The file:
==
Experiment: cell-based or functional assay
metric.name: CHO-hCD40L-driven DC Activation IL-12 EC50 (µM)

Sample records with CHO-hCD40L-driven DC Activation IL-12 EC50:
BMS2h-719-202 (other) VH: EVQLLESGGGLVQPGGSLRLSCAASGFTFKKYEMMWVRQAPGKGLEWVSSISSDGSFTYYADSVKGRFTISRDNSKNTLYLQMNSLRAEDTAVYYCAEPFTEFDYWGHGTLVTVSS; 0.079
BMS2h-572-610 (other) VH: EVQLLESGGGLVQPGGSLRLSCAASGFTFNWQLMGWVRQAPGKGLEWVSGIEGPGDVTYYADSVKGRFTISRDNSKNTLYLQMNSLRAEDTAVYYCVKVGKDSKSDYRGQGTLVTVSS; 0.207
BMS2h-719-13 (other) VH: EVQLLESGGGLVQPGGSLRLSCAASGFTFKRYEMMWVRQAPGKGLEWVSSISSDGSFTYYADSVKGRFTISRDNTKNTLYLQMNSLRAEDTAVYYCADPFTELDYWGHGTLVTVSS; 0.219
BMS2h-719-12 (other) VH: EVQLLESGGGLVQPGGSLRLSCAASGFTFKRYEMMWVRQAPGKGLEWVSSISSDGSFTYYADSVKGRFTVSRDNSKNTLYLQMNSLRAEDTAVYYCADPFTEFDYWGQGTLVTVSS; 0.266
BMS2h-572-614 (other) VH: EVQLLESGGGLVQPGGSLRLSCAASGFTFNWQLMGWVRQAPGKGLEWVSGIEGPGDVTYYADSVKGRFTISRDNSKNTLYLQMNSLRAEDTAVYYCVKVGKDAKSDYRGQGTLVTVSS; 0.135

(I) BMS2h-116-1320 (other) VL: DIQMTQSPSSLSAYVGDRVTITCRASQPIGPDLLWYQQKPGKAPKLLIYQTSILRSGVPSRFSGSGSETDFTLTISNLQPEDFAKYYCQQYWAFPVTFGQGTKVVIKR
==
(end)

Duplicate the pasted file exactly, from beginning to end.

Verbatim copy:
Experiment: cell-based or functional assay
metric.name: CHO-hCD40L-driven DC Activation IL-12 EC50 (µM)

Sample records with CHO-hCD40L-driven DC Activation IL-12 EC50:
BMS2h-719-202 (other) VH: EVQLLESGGGLVQPGGSLRLSCAASGFTFKKYEMMWVRQAPGKGLEWVSSISSDGSFTYYADSVKGRFTISRDNSKNTLYLQMNSLRAEDTAVYYCAEPFTEFDYWGHGTLVTVSS; 0.079
BMS2h-572-610 (other) VH: EVQLLESGGGLVQPGGSLRLSCAASGFTFNWQLMGWVRQAPGKGLEWVSGIEGPGDVTYYADSVKGRFTISRDNSKNTLYLQMNSLRAEDTAVYYCVKVGKDSKSDYRGQGTLVTVSS; 0.207
BMS2h-719-13 (other) VH: EVQLLESGGGLVQPGGSLRLSCAASGFTFKRYEMMWVRQAPGKGLEWVSSISSDGSFTYYADSVKGRFTISRDNTKNTLYLQMNSLRAEDTAVYYCADPFTELDYWGHGTLVTVSS; 0.219
BMS2h-719-12 (other) VH: EVQLLESGGGLVQPGGSLRLSCAASGFTFKRYEMMWVRQAPGKGLEWVSSISSDGSFTYYADSVKGRFTVSRDNSKNTLYLQMNSLRAEDTAVYYCADPFTEFDYWGQGTLVTVSS; 0.266
BMS2h-572-614 (other) VH: EVQLLESGGGLVQPGGSLRLSCAASGFTFNWQLMGWVRQAPGKGLEWVSGIEGPGDVTYYADSVKGRFTISRDNSKNTLYLQMNSLRAEDTAVYYCVKVGKDAKSDYRGQGTLVTVSS; 0.135

(I) BMS2h-116-1320 (other) VL: DIQMTQSPSSLSAYVGDRVTITCRASQPIGPDLLWYQQKPGKAPKLLIYQTSILRSGVPSRFSGSGSETDFTLTISNLQPEDFAKYYCQQYWAFPVTFGQGTKVVIKR